IT IS A profoundly strange thing to sit here and write this and pretend as though everything is normal in the world. At this moment, around the third week of March, we’re putting the finishing touches on the magazine, and I am reading scraps of self-motivation pinned to my bulletin board: an excerpt from McSweeney’s that reads, in part, “[Treat] your demons with the respect they deserve, and with enough prescriptions to keep you wearing pants.” A note from my wife that reads, in full, “Oh hai.” A note I once wrote to myself in a difficult time to be kind, to do good, to see beauty in the world.
These notes suggest normalcy. As does the routine of extinguishing the small (mostly metaphorical) fires and big fires that inevitably blaze up as deadlines are missed and photo shoots get pushed back, a dance with which we’ve become so intimately familiar in getting this magazine out the door. But because this is not a normal time, to push the curtain back for a moment and expose the clockwork of what we do here, this has been a month in which so much of what we’ve come to expect of our routines, our norms, have effectively become … strange. It’s a word that doesn’t capture what it’s been like these past few months, as COVID-19 vaulted from a blip on the media’s radar to something that’s eclipsed everything. To echo what so many others have said: It is a very strange time to be alive.
To push back the curtain even further: The magazine that you hold in your hands is not the magazine we’d expected to publish. For much of the past couple weeks, we’ve been getting press releases from what feels like just about every local entity with a public face— venues, restaurants, community organizations, nonprofits—that needed to tell the world, Yes, us too. We’re canceling, we’re postponing, we’re taking a break. Some weren’t terribly relevant, others forced us to rethink our coverage, (our cover feature, for instance, had originally been pegged to Northwest Arkansas Fashion Week, now postponed until fall 2020), but they all sent the same message: Everyone has felt this.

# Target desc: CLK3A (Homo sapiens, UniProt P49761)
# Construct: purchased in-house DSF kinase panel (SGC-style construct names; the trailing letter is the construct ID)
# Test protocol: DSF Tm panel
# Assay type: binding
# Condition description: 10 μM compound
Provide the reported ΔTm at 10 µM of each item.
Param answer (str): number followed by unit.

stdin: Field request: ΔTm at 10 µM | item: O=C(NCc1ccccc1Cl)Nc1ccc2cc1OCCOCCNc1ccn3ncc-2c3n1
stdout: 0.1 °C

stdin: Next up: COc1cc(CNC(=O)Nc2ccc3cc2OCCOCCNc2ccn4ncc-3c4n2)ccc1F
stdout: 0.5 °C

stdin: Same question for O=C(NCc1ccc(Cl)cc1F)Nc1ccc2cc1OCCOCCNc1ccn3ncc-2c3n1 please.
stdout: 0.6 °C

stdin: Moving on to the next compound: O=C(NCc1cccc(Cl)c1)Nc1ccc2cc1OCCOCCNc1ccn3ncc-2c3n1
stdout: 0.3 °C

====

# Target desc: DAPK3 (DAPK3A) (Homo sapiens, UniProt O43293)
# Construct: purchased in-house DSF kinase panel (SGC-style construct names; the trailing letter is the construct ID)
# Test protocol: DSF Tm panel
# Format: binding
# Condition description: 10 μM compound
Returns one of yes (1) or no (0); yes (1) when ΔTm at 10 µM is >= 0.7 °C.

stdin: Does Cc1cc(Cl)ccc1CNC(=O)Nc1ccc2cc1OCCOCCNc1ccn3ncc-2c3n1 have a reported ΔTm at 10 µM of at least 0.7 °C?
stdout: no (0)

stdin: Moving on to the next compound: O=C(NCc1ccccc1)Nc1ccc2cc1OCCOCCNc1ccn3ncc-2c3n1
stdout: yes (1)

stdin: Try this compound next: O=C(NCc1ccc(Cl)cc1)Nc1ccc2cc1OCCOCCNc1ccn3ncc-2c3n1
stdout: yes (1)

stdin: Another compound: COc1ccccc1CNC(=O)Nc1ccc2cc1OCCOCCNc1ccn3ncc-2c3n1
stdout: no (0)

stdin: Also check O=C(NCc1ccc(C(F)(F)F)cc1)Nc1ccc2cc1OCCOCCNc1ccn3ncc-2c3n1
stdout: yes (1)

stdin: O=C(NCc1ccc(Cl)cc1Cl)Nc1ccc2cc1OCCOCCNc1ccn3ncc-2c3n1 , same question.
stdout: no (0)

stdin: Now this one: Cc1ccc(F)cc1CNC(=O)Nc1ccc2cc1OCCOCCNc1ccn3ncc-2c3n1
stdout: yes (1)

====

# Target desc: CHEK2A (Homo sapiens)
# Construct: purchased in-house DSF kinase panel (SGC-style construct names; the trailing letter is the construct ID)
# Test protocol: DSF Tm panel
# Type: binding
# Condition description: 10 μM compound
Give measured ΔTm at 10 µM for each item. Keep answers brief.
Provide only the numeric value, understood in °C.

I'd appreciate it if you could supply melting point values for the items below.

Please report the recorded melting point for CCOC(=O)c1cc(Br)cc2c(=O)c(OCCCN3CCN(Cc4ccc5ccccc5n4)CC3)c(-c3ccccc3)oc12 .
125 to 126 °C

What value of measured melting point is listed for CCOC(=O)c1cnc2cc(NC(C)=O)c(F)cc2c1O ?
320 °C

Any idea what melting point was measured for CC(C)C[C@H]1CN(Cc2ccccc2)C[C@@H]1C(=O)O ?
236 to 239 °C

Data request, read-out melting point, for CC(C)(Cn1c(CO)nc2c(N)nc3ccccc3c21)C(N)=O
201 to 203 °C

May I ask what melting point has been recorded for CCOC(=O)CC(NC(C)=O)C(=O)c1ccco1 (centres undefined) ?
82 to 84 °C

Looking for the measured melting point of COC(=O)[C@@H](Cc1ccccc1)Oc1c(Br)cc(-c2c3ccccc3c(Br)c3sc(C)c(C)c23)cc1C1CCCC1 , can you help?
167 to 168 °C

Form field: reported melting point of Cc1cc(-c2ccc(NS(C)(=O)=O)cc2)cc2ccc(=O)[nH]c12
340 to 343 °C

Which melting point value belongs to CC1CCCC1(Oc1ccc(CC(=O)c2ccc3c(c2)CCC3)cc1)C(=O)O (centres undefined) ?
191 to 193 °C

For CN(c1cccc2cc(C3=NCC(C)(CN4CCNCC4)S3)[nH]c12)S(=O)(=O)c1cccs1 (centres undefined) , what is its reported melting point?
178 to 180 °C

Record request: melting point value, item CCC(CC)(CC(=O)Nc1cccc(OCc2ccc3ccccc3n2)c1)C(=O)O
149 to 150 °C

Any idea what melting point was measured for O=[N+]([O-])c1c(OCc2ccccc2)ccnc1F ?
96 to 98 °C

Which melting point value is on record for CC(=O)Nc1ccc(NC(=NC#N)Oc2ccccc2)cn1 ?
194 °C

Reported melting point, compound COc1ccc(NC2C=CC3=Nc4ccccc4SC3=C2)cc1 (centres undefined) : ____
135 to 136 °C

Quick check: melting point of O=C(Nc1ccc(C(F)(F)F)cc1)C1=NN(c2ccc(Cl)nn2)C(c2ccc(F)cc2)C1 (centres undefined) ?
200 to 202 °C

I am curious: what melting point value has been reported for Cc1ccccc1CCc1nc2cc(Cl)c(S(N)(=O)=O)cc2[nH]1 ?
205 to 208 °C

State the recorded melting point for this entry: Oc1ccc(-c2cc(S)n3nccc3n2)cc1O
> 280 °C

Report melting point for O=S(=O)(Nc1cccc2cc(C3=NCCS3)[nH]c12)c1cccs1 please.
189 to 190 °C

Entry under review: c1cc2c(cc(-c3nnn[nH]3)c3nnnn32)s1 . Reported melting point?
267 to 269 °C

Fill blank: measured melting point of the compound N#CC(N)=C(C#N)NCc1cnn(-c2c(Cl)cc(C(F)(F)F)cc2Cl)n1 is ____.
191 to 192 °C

AS A MAGAZINE, on a very basic level, we offer an escape—a means of putting distance (at least imagined) between yourself and the world at hand. We provide stories of bobwhite quail and James Beard Award-winning restaurants and an abandoned theme park that has still, despite all odds, remained in the public eye more than 26 years after closing its gate. But I’d also encourage you, during whatever escape you find, to not lose sight of what’s important, to not only be mindful and empathetic of those who aren’t so fortunate, but to remember some comforts. There’s comfort in knowing that the world will still be standing when you wake up tomorrow. There’s comfort in knowing that these events have brought out the very best in people. There’s comfort in reading scraps of paper that you pinned to a piece of cork board months ago—in recalling that then, as now, it’s never been more important to be kind, to do good, to see beauty in the world, and seeing that they’re all still there, and so are you.